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Message from Mr Hymer: 7 October 2022

I managed to join a couple of our Houses as they met to elect the four charities to support over the coming year. Boys were encouraged to make a short presentation to their Houses before they voted to determine a local, national, international and environmental charity. As always, the boys rarely make poor decisions and four most worthy charities have been elected.

Drake House elected Alzheimer’s Research UK, as proposed by Xander Billington as their Nationally based charity.

Wellington House chose the Fair Trade charity as their International charity for the year.

Scott House will be supporting the World Wildlife Fund proposed by Archie Teja this year.

Nelson House ended with a tied vote between Helping Hands Community Project proposed by Freddie Seamer and The Shakespeare Hospice proposed by Seth Alston on behalf of Oliver Withers  (Wellington House). Money raised over the course of the year will be split between these two charities.

Over the course of the year, each House organises a charity day to raise funds and also to generate more awareness of the charity's work. Last year the boys raised just short of £4000. No doubt their efforts will be equally successful in the year ahead with Drake House's charity day the first in the calendar on Thursday, 17 November. 

As this week's newsletter is published, the Headmaster's Conference in Edinburgh will be coming to a conclusion and Mr Barker and I will be heading back to the Midlands. Conference provides an opportunity to meet and share ideas with fellow heads and to hear some inspirational and industry-leading speakers.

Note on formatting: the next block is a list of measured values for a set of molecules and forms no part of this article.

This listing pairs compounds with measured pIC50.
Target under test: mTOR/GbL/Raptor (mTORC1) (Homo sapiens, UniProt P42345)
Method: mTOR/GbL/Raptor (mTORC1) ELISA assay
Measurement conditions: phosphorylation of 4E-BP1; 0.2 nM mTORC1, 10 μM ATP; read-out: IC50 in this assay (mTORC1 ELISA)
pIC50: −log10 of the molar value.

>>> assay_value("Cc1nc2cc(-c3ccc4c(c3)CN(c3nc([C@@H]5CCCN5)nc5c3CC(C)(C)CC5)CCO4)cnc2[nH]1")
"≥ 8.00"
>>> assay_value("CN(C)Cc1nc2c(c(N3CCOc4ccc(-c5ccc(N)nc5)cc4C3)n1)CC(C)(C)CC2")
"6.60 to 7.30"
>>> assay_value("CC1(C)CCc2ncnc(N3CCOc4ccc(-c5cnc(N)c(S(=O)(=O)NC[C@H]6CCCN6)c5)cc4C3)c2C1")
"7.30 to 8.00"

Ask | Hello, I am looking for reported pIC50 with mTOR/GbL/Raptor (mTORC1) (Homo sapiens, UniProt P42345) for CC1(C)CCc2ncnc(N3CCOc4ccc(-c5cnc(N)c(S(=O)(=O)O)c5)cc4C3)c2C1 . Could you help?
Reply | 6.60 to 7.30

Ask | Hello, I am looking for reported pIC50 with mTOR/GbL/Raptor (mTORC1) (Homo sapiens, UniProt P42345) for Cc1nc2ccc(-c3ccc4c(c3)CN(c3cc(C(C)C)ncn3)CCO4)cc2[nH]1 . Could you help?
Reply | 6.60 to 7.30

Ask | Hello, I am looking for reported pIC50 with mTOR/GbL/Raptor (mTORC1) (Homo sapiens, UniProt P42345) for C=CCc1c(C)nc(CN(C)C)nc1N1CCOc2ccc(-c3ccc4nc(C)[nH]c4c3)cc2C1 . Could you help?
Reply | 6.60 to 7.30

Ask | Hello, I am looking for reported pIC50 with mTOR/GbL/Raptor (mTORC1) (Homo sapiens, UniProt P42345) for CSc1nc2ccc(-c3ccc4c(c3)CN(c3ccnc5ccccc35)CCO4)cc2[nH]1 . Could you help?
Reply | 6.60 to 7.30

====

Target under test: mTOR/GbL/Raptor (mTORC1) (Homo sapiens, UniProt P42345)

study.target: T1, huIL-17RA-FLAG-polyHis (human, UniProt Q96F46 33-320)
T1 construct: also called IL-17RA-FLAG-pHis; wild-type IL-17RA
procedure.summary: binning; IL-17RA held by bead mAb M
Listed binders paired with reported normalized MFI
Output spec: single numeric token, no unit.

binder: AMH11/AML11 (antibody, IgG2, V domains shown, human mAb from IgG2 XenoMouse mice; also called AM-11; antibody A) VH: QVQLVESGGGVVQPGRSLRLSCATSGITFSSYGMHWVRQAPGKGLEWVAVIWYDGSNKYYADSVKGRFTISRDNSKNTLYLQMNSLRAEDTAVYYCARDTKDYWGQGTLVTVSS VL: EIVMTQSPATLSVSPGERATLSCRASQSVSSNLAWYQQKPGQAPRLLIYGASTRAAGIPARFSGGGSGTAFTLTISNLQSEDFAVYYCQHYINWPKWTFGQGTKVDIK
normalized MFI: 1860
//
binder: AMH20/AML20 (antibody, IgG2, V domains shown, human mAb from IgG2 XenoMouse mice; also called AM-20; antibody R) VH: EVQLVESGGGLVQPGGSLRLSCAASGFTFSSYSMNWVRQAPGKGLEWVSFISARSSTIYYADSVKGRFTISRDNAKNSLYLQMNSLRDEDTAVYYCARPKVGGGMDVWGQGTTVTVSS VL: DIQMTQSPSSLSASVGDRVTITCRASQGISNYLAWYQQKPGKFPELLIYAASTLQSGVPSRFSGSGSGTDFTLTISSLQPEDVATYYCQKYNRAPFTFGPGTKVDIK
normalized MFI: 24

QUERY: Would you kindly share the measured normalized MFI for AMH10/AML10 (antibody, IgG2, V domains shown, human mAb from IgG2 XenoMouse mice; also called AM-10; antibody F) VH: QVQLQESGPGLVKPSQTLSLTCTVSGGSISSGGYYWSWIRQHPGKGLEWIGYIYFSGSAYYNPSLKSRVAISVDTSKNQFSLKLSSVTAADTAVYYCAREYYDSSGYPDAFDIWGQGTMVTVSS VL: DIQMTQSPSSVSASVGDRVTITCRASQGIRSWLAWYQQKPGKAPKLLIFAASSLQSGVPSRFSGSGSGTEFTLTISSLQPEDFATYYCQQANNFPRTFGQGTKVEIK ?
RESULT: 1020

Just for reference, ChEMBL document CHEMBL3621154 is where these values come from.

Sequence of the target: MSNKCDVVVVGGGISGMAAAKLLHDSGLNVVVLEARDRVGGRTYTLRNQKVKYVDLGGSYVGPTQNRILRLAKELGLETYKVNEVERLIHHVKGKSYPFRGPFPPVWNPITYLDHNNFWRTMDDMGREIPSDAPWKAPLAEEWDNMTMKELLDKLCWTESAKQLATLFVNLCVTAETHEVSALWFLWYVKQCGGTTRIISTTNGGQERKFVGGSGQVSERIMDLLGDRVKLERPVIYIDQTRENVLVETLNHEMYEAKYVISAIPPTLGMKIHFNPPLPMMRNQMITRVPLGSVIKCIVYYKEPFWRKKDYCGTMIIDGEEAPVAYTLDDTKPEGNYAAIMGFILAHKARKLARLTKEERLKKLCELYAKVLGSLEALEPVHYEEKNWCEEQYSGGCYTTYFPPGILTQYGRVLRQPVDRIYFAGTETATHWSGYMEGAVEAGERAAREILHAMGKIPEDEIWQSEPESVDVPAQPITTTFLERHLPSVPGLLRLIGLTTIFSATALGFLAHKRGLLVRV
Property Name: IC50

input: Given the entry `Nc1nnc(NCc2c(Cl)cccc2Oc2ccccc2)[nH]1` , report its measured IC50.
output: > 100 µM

One of our opening speakers was Mark Randolph, the co-founder and former CEO of Netflix. In a question and answer session, Randolph was quizzed on his journey to become one of the most successful entrepreneurs of his generation. He described the value of pitching his ideas with his business partner whilst car sharing to work. Whilst most ideas did not progress to products, the best ideas did not come from a single Eureka moment. Ideas were forged and rarely formed by a singular idea.

He described the culture in the Silicon Valley where risk taking was part of all organisations. He detailed how educationalists can help provide potential entrepreneurs with the experience to be effective risk takers. He advised that schools should help pupils take small risks, incrementally taking on larger challenges. Children should begin by taking risks where failure does not hurt. His motto throughout his journey was to not fear risk and to never make the same mistake twice.

In questions from the floor, Randolph was asked what he believed to be the most important subjects to be taught. Interestingly, he felt that the liberal arts were the key to promote curiosity and originality. Trying to predict the exact blend of skills tomorrow’s workforce will need is difficult given the speed of change. However, Randolph was clear that the ability to communicate effectively both in written form and public speaking will always carry a high premium. 

I am looking forward to driving down to Bath to join the Year 6 rugby boys when they enjoy a training session with Bath coaches before taking their place for the afternoon match against Gloucester. I am sure there will be a number of tired boys and staff returning to school on Sunday afternoon. I would like to pass on my thanks to all the teachers giving up their weekend to take the trip.